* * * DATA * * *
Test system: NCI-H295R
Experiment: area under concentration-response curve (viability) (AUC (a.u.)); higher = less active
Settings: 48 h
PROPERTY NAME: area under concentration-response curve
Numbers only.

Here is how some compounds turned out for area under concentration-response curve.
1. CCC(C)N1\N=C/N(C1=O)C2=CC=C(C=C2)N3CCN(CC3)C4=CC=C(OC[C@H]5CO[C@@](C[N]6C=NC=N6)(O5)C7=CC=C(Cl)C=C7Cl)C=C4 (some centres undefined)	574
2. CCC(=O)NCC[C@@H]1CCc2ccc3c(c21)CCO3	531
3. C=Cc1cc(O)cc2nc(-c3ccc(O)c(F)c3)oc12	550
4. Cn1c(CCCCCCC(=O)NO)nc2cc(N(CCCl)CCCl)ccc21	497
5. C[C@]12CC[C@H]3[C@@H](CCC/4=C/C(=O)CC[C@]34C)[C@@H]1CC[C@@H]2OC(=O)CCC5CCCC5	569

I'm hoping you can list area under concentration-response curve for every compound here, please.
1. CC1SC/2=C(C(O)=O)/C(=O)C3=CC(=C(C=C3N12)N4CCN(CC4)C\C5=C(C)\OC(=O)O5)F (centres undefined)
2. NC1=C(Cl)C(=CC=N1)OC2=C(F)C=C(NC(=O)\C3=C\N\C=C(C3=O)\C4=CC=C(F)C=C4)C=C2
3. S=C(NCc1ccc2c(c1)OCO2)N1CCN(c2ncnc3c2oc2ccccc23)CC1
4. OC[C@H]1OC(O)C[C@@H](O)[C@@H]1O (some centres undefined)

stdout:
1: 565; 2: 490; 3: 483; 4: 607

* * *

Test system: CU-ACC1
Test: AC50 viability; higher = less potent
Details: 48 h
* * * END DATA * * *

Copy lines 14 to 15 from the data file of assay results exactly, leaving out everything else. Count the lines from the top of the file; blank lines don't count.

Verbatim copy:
2. NC1=C(Cl)C(=CC=N1)OC2=C(F)C=C(NC(=O)\C3=C\N\C=C(C3=O)\C4=CC=C(F)C=C4)C=C2
3. S=C(NCc1ccc2c(c1)OCO2)N1CCN(c2ncnc3c2oc2ccccc23)CC1